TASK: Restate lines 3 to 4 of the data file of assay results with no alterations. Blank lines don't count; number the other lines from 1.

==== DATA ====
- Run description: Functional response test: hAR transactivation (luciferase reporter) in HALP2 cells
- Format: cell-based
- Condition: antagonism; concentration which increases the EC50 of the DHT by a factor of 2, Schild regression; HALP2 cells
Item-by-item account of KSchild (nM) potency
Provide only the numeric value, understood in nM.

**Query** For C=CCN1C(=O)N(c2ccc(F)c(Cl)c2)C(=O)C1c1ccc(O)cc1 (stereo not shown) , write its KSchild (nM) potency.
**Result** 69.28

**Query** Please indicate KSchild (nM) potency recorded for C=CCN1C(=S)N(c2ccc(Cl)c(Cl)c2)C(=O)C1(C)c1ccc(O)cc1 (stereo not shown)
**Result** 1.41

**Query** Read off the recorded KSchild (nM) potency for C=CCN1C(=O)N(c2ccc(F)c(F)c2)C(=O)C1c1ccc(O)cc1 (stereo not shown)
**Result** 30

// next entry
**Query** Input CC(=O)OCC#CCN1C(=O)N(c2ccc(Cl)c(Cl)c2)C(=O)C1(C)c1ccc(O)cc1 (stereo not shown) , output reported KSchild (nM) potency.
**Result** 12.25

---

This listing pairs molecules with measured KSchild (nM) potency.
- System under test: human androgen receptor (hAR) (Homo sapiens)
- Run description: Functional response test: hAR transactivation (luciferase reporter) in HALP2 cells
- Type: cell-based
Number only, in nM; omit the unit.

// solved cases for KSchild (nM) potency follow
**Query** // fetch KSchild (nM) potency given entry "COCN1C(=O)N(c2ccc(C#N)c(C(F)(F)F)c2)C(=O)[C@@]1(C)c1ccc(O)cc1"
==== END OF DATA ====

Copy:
- Condition: antagonism; concentration which increases the EC50 of the DHT by a factor of 2, Schild regression; HALP2 cells
Item-by-item account of KSchild (nM) potency